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Wages, performance and harassment

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  • Bac, Mehmet

Abstract

Higher wages reduce workplace harassment directly by raising the cost for harassers, indirectly by attracting agent types who file complaint if harassed. I show that low wage-high harassment combinations are neither compatible with effort objectives nor collusion-proof. Better internal compliance structures (lower cost of filing complaint, accurate and speedy investigations) reduce the wage bill and/or the frequency of harassment but also narrow the range of feasible anti-harassment targets. Wages and harassment risks should be negatively correlated across organizations with similar and effective compliance structures, whereas organizations with less effective compliance structures must pay higher wages to induce the same harassment level.

Suggested Citation

  • Bac, Mehmet, 2018. "Wages, performance and harassment," Journal of Economic Behavior & Organization, Elsevier, vol. 145(C), pages 232-248.
  • Handle: RePEc:eee:jeborg:v:145:y:2018:i:c:p:232-248
    DOI: 10.1016/j.jebo.2017.11.008
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    References listed on IDEAS

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    1. Lazear, Edward P, 1989. "Pay Equality and Industrial Politics," Journal of Political Economy, University of Chicago Press, vol. 97(3), pages 561-580, June.
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    3. Kaushik Basu, 2003. "The Economics and Law of Sexual Harassment in the Workplace," Journal of Economic Perspectives, American Economic Association, vol. 17(3), pages 141-157, Summer.
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    5. Posner, Richard A., 1999. "Employment discrimination: age discrimination and sexual harassment," International Review of Law and Economics, Elsevier, vol. 19(4), pages 421-446, December.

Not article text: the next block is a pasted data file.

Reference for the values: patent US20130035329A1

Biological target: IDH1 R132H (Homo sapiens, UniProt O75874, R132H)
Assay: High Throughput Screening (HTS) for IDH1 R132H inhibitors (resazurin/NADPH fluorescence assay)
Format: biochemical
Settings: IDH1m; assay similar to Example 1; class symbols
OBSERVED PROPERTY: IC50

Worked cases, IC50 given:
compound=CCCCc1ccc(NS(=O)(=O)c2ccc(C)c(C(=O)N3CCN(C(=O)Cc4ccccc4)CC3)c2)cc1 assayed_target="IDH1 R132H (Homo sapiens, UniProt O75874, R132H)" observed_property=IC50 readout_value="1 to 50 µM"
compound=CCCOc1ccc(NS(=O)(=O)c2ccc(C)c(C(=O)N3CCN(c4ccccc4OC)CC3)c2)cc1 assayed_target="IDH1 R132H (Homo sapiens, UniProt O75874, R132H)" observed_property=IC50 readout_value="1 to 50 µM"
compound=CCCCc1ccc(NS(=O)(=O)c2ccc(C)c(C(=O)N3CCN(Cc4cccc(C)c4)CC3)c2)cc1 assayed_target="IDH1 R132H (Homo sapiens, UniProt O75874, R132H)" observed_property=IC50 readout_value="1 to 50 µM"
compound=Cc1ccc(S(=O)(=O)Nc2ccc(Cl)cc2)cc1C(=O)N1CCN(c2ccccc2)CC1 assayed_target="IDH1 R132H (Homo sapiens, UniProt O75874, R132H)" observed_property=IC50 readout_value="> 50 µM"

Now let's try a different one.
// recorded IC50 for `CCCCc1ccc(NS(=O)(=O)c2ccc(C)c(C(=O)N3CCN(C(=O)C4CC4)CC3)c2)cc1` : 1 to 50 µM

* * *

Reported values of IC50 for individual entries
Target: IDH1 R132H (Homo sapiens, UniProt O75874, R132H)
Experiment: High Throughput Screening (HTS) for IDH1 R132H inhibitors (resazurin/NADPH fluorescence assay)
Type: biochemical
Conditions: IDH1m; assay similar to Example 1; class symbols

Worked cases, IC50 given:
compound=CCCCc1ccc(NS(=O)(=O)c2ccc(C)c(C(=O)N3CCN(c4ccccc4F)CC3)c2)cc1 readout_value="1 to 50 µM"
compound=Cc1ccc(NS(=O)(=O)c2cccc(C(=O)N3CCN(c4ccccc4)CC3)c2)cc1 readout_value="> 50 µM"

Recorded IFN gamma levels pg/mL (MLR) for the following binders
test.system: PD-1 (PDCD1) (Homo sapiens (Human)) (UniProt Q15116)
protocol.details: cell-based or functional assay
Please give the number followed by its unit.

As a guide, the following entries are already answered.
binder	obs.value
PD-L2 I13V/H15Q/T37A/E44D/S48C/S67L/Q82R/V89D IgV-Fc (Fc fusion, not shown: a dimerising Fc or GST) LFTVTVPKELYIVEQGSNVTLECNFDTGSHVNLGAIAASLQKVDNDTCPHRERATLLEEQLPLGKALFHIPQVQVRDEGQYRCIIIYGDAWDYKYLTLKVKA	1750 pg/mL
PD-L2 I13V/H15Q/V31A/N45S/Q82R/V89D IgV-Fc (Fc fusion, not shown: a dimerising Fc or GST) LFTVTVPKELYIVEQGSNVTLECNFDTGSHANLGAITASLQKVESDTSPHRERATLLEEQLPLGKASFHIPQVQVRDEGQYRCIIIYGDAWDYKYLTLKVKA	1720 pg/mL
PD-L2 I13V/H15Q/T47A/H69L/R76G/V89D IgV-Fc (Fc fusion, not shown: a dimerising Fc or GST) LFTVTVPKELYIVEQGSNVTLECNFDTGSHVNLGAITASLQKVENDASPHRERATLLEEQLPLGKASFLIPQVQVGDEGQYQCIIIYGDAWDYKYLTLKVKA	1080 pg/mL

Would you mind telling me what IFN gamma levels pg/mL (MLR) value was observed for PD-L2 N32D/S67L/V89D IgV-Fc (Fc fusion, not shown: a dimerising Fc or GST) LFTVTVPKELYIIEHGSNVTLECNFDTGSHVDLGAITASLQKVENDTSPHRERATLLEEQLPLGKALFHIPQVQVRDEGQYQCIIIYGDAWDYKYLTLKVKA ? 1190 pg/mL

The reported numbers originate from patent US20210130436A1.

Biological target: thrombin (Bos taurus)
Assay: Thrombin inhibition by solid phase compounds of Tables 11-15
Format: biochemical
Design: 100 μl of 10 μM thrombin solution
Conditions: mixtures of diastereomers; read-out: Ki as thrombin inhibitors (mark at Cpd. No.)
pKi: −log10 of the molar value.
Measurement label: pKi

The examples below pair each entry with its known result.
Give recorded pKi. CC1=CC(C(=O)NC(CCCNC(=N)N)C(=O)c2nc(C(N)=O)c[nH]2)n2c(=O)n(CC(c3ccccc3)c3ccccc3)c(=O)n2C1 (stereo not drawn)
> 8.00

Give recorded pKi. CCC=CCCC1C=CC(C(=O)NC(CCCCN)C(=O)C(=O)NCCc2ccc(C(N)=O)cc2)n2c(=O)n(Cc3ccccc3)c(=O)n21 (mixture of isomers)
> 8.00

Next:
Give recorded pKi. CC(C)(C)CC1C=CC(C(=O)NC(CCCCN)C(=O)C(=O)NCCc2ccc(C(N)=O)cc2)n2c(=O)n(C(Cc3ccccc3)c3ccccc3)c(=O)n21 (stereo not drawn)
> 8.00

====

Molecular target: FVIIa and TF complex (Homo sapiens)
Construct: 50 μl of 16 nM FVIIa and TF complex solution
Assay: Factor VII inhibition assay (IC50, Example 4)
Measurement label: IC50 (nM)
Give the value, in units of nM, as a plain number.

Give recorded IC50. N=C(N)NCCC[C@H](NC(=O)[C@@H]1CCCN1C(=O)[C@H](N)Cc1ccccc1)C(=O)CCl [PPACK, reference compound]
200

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    8. Emilson C. D. Silva & Charles M. Kahn & Xie Zhu, 2007. "Crime and Punishment and Corruption: Who Needs "Untouchables?"," Journal of Public Economic Theory, Association for Public Economic Theory, vol. 9(1), pages 69-87, February.
    9. Joni Hersch, 2011. "Compensating Differentials for Sexual Harassment," American Economic Review, American Economic Association, vol. 101(3), pages 630-634, May.
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    More about this item

    Keywords

    Contracts; Employer liability; Moral hazard; Incomplete information;

    JEL classification:

    • D86 - Microeconomics - - Information, Knowledge, and Uncertainty - - - Economics of Contract Law
    • K31 - Law and Economics - - Other Substantive Areas of Law - - - Labor Law
    • M52 - Business Administration and Business Economics; Marketing; Accounting; Personnel Economics - - Personnel Economics - - - Compensation and Compensation Methods and Their Effects
    • J33 - Labor and Demographic Economics - - Wages, Compensation, and Labor Costs - - - Compensation Packages; Payment Methods
    • J79 - Labor and Demographic Economics - - Labor Discrimination - - - Other

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